Figure 10 shows the dielectric constant and dielectric loss of [email protected]/PEN composites isothermal annealed at 280 °C for 5 h. After the isothermal annealing, the PEN substrate in the [email protected]/PEN composites crystalized, which can be confirmed by the SEM micro-image shown in Figure 7b. As a result, the dielectric constant of each composite has increased compared with the ones that have not been annealed. Specially, the dielectric constant of annealed [email protected]/PEN composite with 30 wt% of [email protected] is 5.94 at 1 kHz (Figure 10a). This phenomenon is mainly due to the fact that the crystal matrix formed during the crystallization of PEN will squeeze the filler into the amorphous region, causing the increasing content of filler in the amorphous region, which increases the dielectric constant to a certain portion. Figure 10b shows the dielectric loss of the [email protected]/PEN composites annealed at 280 °C. Compared with the original one, the dielectric loss of the composites after crystallization is reduced. The decrease in dielectric loss after crystallization is due to the orderly arrangement of the polymer segments of the PEN matrix, which results in the limited thermal motion of the polymer composite. In addition, the ZnPc-COOH buffer works as an insulating layer covering the barium titanate particles, resulting in excellent compatibility between the PEN matrix and BT particles, which reduces the dielectric loss caused by the interfacial polarization. What is more, the good dispensability of [email protected] particles in the PEN matrix also inhibits the increase of dielectric loss to some extent.

4. Conclusions

In summary, polymeric composite dielectric materials were fabricated with [email protected] as the fillers and PEN as the matrix. [email protected] were prepared through the esterification between BT-OH and ZnPc-COOH and then characterized by SEM, TEM, EDS mapping, XRD, FTIR, and XPS. TGA result indicates that the content of ZnPc-COOH is 13.3, 20.6, and 24.2 wt% for [email protected], [email protected], and [email protected], respectively. [email protected]/PEN composites with high dielectric constant and low dielectric loss were prepared by a solution casting method. The test of the rotary shear rheometer proved that the [email protected] particles are compatible with the PEN matrix due to the existence of ZnPc-COOH buffer. The wt % [email protected] of 0, 5, 10, 20, and 30 wt% of was introduced into the PEN matrix to study the content of [email protected] on the properties of the [email protected]/PEN composite. Results showed that the [email protected]/PEN composite film exhibits high dielectric constant and low dielectric loss. In addition, dielectric constant of the [email protected]/PEN composites can be further improved while the dielectric loss of them was depressed after isothermal annealation at 280 °C for 5 h. The results indicate [email protected]/PEN composite has potential application prospects in the field of dielectric materials.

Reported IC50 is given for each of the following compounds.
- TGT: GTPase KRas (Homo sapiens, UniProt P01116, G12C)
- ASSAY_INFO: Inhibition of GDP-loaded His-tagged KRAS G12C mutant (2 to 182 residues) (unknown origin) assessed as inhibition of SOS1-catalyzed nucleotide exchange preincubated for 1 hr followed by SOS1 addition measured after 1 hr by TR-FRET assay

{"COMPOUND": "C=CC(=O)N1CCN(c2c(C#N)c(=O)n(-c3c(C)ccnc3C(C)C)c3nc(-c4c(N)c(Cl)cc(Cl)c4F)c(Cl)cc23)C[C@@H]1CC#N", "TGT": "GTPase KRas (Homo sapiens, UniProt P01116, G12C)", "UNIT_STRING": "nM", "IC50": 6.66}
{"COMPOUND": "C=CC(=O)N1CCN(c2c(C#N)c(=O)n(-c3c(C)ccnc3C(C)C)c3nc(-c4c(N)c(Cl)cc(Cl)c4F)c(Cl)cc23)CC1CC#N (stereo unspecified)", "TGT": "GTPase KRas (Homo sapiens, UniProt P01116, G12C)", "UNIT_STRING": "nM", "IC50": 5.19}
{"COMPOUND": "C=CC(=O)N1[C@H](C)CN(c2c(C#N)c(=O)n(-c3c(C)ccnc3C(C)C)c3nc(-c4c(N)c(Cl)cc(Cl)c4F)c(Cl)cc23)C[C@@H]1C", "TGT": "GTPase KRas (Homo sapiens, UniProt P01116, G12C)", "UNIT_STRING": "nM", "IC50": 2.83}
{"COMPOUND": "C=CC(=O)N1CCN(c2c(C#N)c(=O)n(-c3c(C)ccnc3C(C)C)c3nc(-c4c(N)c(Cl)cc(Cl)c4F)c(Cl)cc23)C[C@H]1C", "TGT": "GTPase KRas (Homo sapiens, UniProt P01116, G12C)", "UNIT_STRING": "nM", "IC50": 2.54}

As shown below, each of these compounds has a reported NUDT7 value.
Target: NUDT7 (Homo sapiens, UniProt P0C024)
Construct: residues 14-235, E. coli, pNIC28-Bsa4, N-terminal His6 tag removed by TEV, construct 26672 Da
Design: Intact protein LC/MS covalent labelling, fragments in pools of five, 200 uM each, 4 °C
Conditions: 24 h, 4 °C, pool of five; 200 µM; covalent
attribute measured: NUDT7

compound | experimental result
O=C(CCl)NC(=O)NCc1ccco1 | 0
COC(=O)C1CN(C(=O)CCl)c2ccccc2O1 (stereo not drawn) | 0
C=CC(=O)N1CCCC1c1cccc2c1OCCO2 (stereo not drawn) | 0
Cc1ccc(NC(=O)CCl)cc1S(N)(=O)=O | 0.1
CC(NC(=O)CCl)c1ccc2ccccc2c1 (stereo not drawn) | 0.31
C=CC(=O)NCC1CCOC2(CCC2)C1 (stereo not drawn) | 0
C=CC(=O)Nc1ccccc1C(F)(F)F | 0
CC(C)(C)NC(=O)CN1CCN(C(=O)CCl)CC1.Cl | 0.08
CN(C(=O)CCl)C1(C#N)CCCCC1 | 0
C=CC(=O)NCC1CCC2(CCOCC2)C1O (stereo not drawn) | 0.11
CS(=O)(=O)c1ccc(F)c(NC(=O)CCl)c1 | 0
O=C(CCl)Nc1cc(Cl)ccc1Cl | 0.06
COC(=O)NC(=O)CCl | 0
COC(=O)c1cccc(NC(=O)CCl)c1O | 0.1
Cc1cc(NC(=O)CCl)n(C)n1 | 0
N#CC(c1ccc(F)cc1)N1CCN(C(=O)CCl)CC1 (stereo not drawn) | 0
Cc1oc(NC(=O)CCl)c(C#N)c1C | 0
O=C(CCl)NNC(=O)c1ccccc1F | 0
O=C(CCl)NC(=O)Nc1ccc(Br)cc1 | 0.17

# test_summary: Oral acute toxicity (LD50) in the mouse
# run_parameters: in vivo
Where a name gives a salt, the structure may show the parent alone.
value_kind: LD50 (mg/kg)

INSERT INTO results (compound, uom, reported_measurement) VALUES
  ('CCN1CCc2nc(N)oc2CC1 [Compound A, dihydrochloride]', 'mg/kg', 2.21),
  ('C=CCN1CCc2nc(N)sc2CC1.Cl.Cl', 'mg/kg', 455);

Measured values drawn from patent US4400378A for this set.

Author Contributions

Conceptualization, S.L., C.L.(Chenchen Liu) and Y.Y.; validation, S.L., C.L.(Changyu Liu) and L.T.; formal analysis, S.L.; investigation, S.L.; writing—original draft preparation, S.L.; writing—review and editing, R.W. and X.L.; visualization, R.W.; supervision, X.L.; funding acquisition, R.W. and X.L.

Funding

This research was funded by National Natural Science Foundation of China (No. 51603029 and 51773028), China Postdoctoral Science Foundation (2017M623001) and National Postdoctoral Program for Innovative Talents (BX201700044).

Conflicts of Interest

The authors declare no conflict of interest.

References

  1. Lu, J.; Moon, K.S.; Kim, B.K.; Wong, C.P. High dielectric constant polyaniline/epoxy composites via in situ polymerization for embedded capacitor applications. Polymer 2007, 48, 1510–1516. [Google Scholar] [CrossRef]
  2. Dang, Z.M.; Lin, Y.Q.; Xu, H.P.; Shi, C.Y.; Li, S.T.; Bai, J. Fabrication and dielectric characterization of advanced BaTiO3/polyimide nanocomposite films with high thermal stability. Adv. Funct. Mater. 2008, 18, 1509–1517. [Google Scholar] [CrossRef]
  3. Chu, B.; Zhou, X.; Ren, K.; Neese, B.; Lin, M.; Wang, Q.; Bauer, F.; Zhang, Q.M. A dielectric polymer with high electric energy density and fast discharge speed. Science 2006, 313, 334–336. [Google Scholar] [CrossRef] [PubMed]
  4. Zhang, X.; Ma, Y.; Zhao, C.; Yang, W. High dielectric constant and low dielectric loss hybrid nanocomposites fabricated with ferroelectric polymer matrix and BaTiO3 nanofibers modified with perfluoroalkylsilane. Appl. Surf. Sci. 2014, 305, 531–538. [Google Scholar] [CrossRef]
  5. Chao, X.; Wu, P.; Zhao, Y.; Liang, P.; Yang, Z. Effect of CaCu3Ti4O12 powders prepared by the different synthetic methods on dielectric properties of CaCu3Ti4O12/polyvinylidene fluoride composites. J. Mater. Sci. Mater. Electron. 2015, 26, 3044–3051. [Google Scholar] [CrossRef]
  6. Tong, L.; Wei, R.; Wang, J.; Liu, X. Phthalonitrile end-capped polyarylene ether nitrile nanocomposites with Cu2+ bridged carbon nanotube and graphene oxide network. Mater. Lett. 2016, 178, 312–315. [Google Scholar] [CrossRef]
  7. Yang, Y.; Chiesura, G.; Vervust, T.; Bossuyt, F.; Luyckx, G.; Degrieck, J.; Vanfleteren, J. Design and fabrication of a flexible dielectric sensor system for in situ and real-time production monitoring of glass fibre reinforced composites. Sensor. Actuat. A Phys. 2016, 243, 103–110. [Google Scholar] [CrossRef]
  8. Li, W.; Jiang, L.; Zhang, X.; Shen, Y.; Nan, C.W. High-energy-density dielectric films based on polyvinylidene fluoride and aromatic polythiourea for capacitors. J. Mater. Chem. A 2014, 2, 15803–15807. [Google Scholar] [CrossRef]